by Andrea Macalino
▶︎ I’ll start this (non)review by saying that I want to write about Gina Apostol’s Gun Dealers’ Daughter, but as I have not yet gathered my thoughts into coherence about it, I’ll delay (once again!) and talk about a more recent read, even if it’s likely considered a “classic” in the canon these days.
When I think of Soledad’s Sister by Butch Dalisay, I think of a school bag slung over my shoulder, a list of books to read for the semester, the hustle outside the glass doors — out into the sunshine, the busy street — so analogous is it with my university days. But there’s a kind of freedom in reading a book everyone tells you is canon, reading it because you can, and because you know every curriculum has its limits.
Ah, but precisely: this novel is premised on what the reader doesn’t know.
A coffin arrives in Manila, you are told, and from the get-go it’s a disaster veiled in what looks to be orderly logistics. But what captivates in the novel is not the mystery that the dead body has been mislabeled Aurora V. Cabahug’s — who is, in fact, Soledad’s sister, alive and well — but the language in which the author deftly describes the crudeness of life, which outlines not vulgarity, but rather simplicity. It is not that life is reduced to physical needs, but rather that life is defined by the concrete and the puddles and the karaoke bar as much as the inner turmoil of never understanding a family member.
When the crate arrived, Al had just finished his supper of fish in black bean sauce, two cups of rice, a glass of watery coffee, and a banana, taken in the outdoor stall just beyond the airport fence. One of the new helpers, a girl from Ozamis, has blushed when he mentioned something about a Sunday walk at the Luneta, and how relaxing and cheap it was to spend the night on the grass, like many couples did. I’ll give her a week, he thought, picking the fish out of his teeth—or was it the gummy young banana—as he strode through the gate toward the cargo warehouse (Dalisay 6-7).
In reading novels, we are told that suspension of disbelief is a must. What they don’t tell you, but which you suspect anyway, is that suspension is always more difficult when the setting is your own. When a novel shuttles between Manila, Hong Kong, and Jeddah, but pivots in its attempt to solve mystery in the small town of Paez, talking about the construction of a village named after a mayor’s wife and then a play between Bagumbayan and “bayani,” the multiplication of its phases, its cheap architecture, and even when the narrative winds its way to nineties EDSA, nothing of it is romanticized.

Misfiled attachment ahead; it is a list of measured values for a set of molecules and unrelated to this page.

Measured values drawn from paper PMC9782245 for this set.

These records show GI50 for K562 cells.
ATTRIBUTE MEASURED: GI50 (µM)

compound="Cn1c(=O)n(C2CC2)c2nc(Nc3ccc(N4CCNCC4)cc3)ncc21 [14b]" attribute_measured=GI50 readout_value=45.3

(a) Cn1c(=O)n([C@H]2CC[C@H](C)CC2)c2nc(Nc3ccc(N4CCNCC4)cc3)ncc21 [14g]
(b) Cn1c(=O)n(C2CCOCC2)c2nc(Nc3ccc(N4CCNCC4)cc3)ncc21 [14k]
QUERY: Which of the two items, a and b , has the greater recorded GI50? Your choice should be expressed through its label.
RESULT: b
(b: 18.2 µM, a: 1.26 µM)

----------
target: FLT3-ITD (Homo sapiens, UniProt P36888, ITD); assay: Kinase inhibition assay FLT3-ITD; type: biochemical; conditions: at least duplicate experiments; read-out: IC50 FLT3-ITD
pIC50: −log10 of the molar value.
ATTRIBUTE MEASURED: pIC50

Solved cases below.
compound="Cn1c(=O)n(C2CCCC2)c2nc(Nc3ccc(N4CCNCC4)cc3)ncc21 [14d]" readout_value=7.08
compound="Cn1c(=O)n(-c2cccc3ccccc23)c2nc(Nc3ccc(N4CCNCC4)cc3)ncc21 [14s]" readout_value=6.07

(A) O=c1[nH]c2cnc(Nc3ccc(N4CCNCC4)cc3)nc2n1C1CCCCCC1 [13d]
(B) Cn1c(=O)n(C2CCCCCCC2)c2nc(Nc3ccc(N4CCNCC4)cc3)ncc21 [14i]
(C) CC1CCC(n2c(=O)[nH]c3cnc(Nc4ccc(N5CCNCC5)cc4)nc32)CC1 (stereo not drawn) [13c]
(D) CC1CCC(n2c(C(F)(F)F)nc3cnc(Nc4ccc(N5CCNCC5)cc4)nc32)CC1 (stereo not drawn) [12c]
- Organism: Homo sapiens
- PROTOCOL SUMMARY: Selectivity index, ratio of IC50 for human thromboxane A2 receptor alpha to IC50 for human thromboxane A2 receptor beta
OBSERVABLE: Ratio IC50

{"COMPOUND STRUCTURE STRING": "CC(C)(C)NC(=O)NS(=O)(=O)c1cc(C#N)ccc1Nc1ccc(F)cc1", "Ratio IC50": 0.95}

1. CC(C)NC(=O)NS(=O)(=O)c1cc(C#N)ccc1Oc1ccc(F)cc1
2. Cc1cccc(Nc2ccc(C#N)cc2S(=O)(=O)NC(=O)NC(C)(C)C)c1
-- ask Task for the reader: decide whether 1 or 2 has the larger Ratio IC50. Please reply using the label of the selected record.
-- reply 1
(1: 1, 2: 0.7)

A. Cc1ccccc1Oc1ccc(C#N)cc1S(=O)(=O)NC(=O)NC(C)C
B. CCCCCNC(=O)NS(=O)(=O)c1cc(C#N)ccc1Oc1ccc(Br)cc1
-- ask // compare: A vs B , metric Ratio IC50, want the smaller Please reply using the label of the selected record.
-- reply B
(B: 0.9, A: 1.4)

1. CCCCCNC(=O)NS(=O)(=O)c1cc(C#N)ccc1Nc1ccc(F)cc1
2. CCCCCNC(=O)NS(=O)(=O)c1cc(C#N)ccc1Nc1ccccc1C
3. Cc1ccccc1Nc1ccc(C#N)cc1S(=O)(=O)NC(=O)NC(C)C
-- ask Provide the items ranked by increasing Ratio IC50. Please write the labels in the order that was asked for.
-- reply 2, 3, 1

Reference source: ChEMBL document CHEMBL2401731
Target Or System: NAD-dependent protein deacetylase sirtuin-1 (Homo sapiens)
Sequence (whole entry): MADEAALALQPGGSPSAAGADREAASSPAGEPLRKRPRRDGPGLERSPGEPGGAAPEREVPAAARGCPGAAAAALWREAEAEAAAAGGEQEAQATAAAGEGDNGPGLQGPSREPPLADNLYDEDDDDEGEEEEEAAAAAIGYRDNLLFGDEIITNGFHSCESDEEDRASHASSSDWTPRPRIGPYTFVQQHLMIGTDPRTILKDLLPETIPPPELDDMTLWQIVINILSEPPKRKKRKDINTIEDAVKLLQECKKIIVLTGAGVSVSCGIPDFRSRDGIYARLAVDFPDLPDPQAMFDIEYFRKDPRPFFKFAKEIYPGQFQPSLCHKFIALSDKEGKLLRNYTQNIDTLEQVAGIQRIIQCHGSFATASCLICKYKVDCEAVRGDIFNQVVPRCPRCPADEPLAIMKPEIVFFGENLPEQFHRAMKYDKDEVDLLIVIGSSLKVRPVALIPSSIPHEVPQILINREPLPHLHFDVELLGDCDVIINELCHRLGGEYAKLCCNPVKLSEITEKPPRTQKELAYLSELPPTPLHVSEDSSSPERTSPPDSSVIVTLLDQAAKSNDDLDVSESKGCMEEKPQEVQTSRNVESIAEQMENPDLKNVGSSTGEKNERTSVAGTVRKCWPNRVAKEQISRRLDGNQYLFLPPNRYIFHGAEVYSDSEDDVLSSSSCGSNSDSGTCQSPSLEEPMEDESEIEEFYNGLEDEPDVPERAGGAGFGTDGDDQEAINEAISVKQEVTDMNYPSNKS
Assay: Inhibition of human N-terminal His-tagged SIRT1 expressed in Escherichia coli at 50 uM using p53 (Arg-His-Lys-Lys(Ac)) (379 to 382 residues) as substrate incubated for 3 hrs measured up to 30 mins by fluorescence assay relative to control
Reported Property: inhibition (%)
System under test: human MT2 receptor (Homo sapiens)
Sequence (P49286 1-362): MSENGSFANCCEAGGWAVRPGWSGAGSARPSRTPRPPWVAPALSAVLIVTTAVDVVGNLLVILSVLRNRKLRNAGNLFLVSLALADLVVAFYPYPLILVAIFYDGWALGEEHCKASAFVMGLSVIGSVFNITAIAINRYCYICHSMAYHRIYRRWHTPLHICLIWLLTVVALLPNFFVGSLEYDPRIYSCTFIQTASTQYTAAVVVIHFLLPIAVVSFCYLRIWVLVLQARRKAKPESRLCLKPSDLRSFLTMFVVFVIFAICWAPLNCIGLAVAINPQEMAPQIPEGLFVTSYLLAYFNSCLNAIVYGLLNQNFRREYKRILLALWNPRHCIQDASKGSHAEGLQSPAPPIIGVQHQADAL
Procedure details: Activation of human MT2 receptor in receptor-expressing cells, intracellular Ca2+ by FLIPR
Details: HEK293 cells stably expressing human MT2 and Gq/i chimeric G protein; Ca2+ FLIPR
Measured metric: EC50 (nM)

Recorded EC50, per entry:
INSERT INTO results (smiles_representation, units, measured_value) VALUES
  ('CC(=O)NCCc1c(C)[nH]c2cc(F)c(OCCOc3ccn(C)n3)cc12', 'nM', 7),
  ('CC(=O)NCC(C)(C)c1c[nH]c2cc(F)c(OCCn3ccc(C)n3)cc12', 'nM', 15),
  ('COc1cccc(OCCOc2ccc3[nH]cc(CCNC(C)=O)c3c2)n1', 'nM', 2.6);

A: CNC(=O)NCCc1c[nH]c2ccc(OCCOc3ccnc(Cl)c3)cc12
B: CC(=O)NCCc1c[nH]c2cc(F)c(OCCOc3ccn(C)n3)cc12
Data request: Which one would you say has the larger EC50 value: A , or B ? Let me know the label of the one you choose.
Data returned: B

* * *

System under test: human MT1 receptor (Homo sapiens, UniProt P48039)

Interestingly, the novel is easily mistaken for the hundred-odd takes into the lives of the OFW: the plight, the struggles, the families left behind, the bodies shipped back in boxes, neither luggage nor package. And while its mystery looks to be how Soledad, taking the name of her sister Aurora, met her demise, the tragedy is in the unnamed space the latter occupies, that ever-fragile, long-winded pause between thinking up a goal and achieving it, stuck as one is in a pale imitation of success (in the case of Aurora, or Rory, a cabaret-cum-bar complete with a DJ, karaoke, and GROs.
It was a little past six <…> indeed he Flame Tree was home to a good many of these gentlemen, for whom dinner was achieved by ordering several platefuls of diced pig’s cheeks or tuna sashimi, washed down with a few cases of San Miguel. Rory got a kick out of pretending before newcomers that she was just one of the girls, and a particularly hardworking one at that. Her name was on the bill outside the bar, but it was a tiny sign that had become more than shopworn over the past three months. Few people made the connection between the routinary “Tonite’s Queen of Song Ms. Rory Cabahug” of the white plastic letters (with the broken right leg in the second ‘A’), punched into velvet backing like a funeral announcement, and the slim, pale woman who left her guests feeling that she had known them all their lives but that they would never know her with the same unnerving confidence (Dalisay 37-38).
These little tragedies are what make the story tangible, hold the disbelief at bay. The entire novel is told not only in different places, from different points of view, but from different points in time, all without taking leave of the present timeline, where Rory Cabahug and her less-than-a-white-knight policeman Walter G. Zamora fetch a body, lose it, and discover, with the reader, that what is at stake is more than the act of reclaiming a body, a name, but blood ties, relocation, identity.
In the end, the novel (re)turns to what it has only apparently promised you from its first word: Soledad in the name of Aurora, well and alive, just before death. But more a glimpse into a narrative than an actual narrative itself, she disappears, elusive. After all the details, after the suspension of disbelief, the unraveling of character pasts and segues into car theft and various petty crimes in the metro, the novel shows, incidentally, not just a mystery, but becomes a mystery in itself.
Now if only I, as reader, could reconcile myself to and appreciate this path. ***
Andrea Macalino is a graduate student of Comparative Literature. This was published in her blog in March 2013.